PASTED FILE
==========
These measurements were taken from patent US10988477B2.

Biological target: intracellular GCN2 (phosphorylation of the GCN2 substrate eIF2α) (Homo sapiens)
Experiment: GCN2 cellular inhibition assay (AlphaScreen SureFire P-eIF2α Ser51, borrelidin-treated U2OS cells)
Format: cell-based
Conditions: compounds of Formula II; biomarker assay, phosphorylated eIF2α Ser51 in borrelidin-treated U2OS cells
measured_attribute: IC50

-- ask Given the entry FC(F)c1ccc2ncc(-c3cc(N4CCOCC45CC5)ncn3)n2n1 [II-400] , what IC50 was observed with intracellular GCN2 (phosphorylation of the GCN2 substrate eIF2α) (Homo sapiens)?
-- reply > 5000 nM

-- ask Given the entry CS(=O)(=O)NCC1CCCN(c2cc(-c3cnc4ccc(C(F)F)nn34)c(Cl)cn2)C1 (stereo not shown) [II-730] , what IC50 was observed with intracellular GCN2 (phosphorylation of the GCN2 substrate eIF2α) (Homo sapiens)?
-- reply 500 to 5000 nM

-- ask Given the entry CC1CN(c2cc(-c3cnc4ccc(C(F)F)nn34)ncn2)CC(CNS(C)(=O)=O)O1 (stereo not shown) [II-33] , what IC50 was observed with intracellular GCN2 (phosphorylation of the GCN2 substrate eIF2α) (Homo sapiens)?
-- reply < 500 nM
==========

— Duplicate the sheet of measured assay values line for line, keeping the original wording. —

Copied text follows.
These measurements were taken from patent US10988477B2.

Biological target: intracellular GCN2 (phosphorylation of the GCN2 substrate eIF2α) (Homo sapiens)
Experiment: GCN2 cellular inhibition assay (AlphaScreen SureFire P-eIF2α Ser51, borrelidin-treated U2OS cells)
Format: cell-based
Conditions: compounds of Formula II; biomarker assay, phosphorylated eIF2α Ser51 in borrelidin-treated U2OS cells
measured_attribute: IC50

-- ask Given the entry FC(F)c1ccc2ncc(-c3cc(N4CCOCC45CC5)ncn3)n2n1 [II-400] , what IC50 was observed with intracellular GCN2 (phosphorylation of the GCN2 substrate eIF2α) (Homo sapiens)?
-- reply > 5000 nM

-- ask Given the entry CS(=O)(=O)NCC1CCCN(c2cc(-c3cnc4ccc(C(F)F)nn34)c(Cl)cn2)C1 (stereo not shown) [II-730] , what IC50 was observed with intracellular GCN2 (phosphorylation of the GCN2 substrate eIF2α) (Homo sapiens)?
-- reply 500 to 5000 nM

-- ask Given the entry CC1CN(c2cc(-c3cnc4ccc(C(F)F)nn34)ncn2)CC(CNS(C)(=O)=O)O1 (stereo not shown) [II-33] , what IC50 was observed with intracellular GCN2 (phosphorylation of the GCN2 substrate eIF2α) (Homo sapiens)?
-- reply < 500 nM